Legal Information - Education FAQ's

This page offers answers to questions most frequently asked by our clients regarding education.

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Q:  Where do I have the right to attend school?

A.  In most cases, you have to attend a school in the school district where you live.

Q.  When must my child start school?

A.  A child is required to attend school at age 6. A child may start school (junior kindergarten) at the age of 4 or turning 4 in the calendar year, or at the age of 5 or turning 5 in the calendar year (senior kindergarten), if those programs are offered by your board.

Q.  What if I don’t have transportation to get to school?

A.  School boards may provide transportation, but don’t have to. If the board does provide transportation, then it cannot discriminate against students with disabilities and must provide transportation for them, even if the school has to arrange for a different form of transportation or have the driver change its bus routes.


Q.  What if I don’t want to go to school?  Do I have to go?

A.  Unless you have a legal excuse not to attend you must stay in school until your 18th birthday. If you regularly skip school, you can be charged with truancy.

Q.  I am a parent and I would like to educate my child at home. Is this possible?

A.  Yes, provided that you set up a home-based course of study and your local board is satisfied that the home-based course satisfies the requirements for an education program. Contact your school board to discuss options.

Q.  What if my child is suspended?

A.  Being suspended from school is a serious matter. If the suspension lasts more than 5 days, make sure your child is admitted to a program for suspended students so he or she does not get too far behind. Even for shorter suspensions, ask the school to provide homework.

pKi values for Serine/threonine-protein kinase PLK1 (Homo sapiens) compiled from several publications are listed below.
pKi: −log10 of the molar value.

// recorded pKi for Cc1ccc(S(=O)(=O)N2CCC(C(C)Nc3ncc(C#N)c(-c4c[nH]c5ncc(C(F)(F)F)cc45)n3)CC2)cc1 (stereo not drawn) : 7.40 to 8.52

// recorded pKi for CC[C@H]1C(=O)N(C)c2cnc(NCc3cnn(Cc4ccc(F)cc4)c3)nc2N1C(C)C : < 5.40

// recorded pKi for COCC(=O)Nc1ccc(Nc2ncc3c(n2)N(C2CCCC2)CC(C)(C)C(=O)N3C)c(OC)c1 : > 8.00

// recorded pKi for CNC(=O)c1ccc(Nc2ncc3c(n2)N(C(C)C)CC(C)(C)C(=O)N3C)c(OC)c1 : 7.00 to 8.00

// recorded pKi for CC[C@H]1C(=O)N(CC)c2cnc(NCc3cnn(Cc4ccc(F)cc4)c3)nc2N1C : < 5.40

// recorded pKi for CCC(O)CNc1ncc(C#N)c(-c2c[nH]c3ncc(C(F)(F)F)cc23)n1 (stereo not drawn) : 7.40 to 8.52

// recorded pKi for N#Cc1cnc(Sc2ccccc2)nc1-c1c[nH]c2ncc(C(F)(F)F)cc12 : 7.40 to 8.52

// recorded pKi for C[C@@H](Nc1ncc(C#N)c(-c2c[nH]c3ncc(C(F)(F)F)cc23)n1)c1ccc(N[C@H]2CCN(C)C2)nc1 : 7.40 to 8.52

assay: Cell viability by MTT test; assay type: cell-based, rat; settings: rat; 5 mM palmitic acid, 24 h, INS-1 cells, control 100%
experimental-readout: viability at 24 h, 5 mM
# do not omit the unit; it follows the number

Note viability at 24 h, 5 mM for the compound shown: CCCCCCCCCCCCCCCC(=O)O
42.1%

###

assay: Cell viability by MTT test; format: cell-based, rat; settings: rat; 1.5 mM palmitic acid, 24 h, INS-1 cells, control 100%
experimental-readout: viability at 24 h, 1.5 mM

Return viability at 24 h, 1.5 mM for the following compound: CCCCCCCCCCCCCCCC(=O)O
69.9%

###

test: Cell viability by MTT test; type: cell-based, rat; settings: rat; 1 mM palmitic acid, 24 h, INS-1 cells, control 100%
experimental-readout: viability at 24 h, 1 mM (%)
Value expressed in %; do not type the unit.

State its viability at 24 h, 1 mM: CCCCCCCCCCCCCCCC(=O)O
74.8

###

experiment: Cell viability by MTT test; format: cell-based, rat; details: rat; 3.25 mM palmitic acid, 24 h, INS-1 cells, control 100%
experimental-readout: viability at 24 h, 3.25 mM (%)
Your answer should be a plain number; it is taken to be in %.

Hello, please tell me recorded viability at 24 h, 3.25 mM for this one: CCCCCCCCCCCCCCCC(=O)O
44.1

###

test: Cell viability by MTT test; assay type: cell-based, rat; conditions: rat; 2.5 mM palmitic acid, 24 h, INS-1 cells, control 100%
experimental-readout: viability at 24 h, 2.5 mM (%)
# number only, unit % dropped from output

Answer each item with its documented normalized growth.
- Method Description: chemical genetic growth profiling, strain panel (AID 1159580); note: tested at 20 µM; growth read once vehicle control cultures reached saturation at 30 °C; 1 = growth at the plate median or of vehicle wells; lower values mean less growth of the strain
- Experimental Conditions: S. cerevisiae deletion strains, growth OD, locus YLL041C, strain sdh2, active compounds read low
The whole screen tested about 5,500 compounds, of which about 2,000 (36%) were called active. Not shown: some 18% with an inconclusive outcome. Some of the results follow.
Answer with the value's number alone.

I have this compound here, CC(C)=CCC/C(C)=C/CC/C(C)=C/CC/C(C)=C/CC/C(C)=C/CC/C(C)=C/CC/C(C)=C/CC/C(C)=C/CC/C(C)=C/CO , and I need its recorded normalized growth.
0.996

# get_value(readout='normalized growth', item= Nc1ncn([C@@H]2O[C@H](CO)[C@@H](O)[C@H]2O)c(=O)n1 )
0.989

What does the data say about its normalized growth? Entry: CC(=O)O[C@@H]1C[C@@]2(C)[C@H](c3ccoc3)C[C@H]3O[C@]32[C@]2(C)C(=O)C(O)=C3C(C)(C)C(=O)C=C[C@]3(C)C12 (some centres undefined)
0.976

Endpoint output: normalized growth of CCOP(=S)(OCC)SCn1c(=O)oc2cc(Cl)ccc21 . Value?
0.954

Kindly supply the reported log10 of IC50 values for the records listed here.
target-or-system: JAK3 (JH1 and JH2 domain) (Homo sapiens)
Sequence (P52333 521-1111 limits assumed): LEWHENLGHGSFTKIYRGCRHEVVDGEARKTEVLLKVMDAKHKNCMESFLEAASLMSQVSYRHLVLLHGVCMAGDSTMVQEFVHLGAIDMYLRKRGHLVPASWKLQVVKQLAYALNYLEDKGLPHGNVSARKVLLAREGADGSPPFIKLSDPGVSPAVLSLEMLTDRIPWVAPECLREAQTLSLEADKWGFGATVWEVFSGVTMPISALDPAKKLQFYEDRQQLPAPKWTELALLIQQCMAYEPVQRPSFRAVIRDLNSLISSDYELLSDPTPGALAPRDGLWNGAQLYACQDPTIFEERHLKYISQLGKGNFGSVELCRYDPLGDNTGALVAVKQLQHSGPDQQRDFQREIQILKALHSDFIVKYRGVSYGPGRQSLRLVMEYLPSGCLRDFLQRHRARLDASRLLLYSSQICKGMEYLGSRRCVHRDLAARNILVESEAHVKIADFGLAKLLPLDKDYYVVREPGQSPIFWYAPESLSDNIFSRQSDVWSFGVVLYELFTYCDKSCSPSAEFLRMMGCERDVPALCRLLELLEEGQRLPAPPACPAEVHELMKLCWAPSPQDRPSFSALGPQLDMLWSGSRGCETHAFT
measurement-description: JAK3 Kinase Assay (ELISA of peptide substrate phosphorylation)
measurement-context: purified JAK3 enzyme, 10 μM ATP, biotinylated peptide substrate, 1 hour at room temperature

Q.  What happens if I am suspended?

A.  If you are suspended, the principal must tell you, your parents (some age exceptions apply) and teachers as soon as possible. This is followed by a notice of suspension in writing giving the details of the suspension, information about the right to appeal and whether the principal is considering expulsion

Q.  How long can suspensions last for?

A.  A student will not be able to attend classes or participate in any school-related activity for anywhere between 1-20 days.

Q.  I feel I’ve been suspended unfairly, what can I do?

A.  Your parents or you (some age exceptions apply) must write a letter to the supervisory officer named in your notice of suspension and ask for an appeal. You must give the supervisory officer notice of your intention to appeal within 10 school days of the start of the suspension.

Suspension appeals must be held within 15 school days of receiving your written notice saying that you want to appeal the suspension unless everyone agrees to extend the time.

Q.  What happens when I am expelled?

A.  First, you will be suspended (see "What happens if I am suspended?") from your school and all extra-curricular activity for 20 days pending an investigation.

If you are suspended pending a possible expulsion, the letter will also tell you which suspended students program you are being referred to while the investigation is taking place. If after an investigation the principal recommends expulsion, he or she will prepare a report and the matter will be referred to the school board for a hearing and to decide if you should be expelled.

Q.  I feel I’ve been expelled unfairly, what can I do?

A.  You have the right to appeal to the Child & Family Services Review Board.

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